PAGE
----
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Old 01-23-2011, 07:03 AM   #1
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Ungrounded Service


I have several rental houses that were built close to 100 years ago. A couple are still knob and tube wiring. The city inspector came in and gave me a list of issues I need to address.
1) change all ungrounded 3 prong outlets to 2 prong outlets.
2) Jump the water meter
3)GCFI outlets do not work properly

My questions are:
1) is jumping the water meter as simple as attaching a clamp on either side of it with a 2 foot thick gaged wire? Then do I have connect the nuetral bus bar to a water pipe?

2)the GCFI outlets...will they not work properly for the simple fact that the system was made ungrounded? I mean there are two wires. I contected the black to the hot side and the white to the nuetrul side. How can they not function properly?

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Old 01-23-2011, 07:30 AM   #2
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Ungrounded Service


first things first are you allowed to work in these dwelling being that they are rentals, most jurisdictions will not allow anybody but a professional.

replace gfis

2prongs must either be replaced by gfis or a ground ran.

yes bridging the water main with a #6 copper bonding jumper and listed clamps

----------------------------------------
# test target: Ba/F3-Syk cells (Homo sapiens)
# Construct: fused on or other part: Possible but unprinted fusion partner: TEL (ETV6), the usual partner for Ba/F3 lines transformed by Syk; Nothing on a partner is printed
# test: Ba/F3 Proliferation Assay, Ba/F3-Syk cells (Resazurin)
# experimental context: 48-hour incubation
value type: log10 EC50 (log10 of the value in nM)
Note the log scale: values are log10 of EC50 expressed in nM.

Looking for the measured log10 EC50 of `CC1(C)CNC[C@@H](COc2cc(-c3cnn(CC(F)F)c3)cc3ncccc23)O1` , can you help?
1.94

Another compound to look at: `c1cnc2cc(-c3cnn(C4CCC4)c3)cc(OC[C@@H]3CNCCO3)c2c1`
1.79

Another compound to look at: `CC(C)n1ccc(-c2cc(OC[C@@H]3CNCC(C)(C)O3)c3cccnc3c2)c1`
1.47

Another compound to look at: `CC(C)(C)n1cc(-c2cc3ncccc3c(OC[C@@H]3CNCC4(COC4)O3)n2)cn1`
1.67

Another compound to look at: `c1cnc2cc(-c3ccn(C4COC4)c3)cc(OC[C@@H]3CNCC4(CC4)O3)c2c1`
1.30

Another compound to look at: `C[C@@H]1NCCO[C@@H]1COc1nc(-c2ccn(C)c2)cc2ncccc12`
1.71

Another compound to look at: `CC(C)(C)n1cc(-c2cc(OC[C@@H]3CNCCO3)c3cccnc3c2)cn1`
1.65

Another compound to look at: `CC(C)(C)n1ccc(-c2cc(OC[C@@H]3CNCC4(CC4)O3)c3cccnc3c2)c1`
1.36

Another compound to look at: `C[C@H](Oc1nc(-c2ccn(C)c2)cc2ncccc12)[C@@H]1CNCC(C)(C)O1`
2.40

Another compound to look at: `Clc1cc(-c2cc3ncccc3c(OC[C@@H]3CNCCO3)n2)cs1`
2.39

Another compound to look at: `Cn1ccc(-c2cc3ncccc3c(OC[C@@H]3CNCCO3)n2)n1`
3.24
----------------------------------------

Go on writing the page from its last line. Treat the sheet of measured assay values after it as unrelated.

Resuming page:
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Old 01-23-2011, 10:28 AM   #3
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Ungrounded Service


The primary grounding electrode conductor goes nonstop from the main panel's ground bus bar to the main water pipe within 5' of exiting the house (or to a ground rod if the water pipe is not metal). It is #6 gauge for services of 100 amps @240 volts or smaller, #4 gauge for larger services. In addition you put that clamped jumper (#6) around the meter and another one (#6) across the hot and cold pipes at the water heater.

Properly installed GFCI receptacles will work (and will work the same way) with or without a ground.

With the power on, you press the test button on the GFCI unit and the GFCI trips if it is working correctly. A GFCI tester that plugs into a receptacle requires a known ground to be foolproof, for example has a pigtail that can reach a water pipe. Although if it does trip the GFCI then the GFCI is working.

When several receptacles to be GFCI protected are daisy chained, only the first (its wiring runs non-stop to the panel) needs the GFCI unit. Except that knob and tube wiring with the hot wire running through one wall and the neutral running through the opposite wall usually need individual GFCI receptacles or a GFCI breaker protecting the entire circuit.
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Last edited by AllanJ; 01-23-2011 at 10:44 AM.
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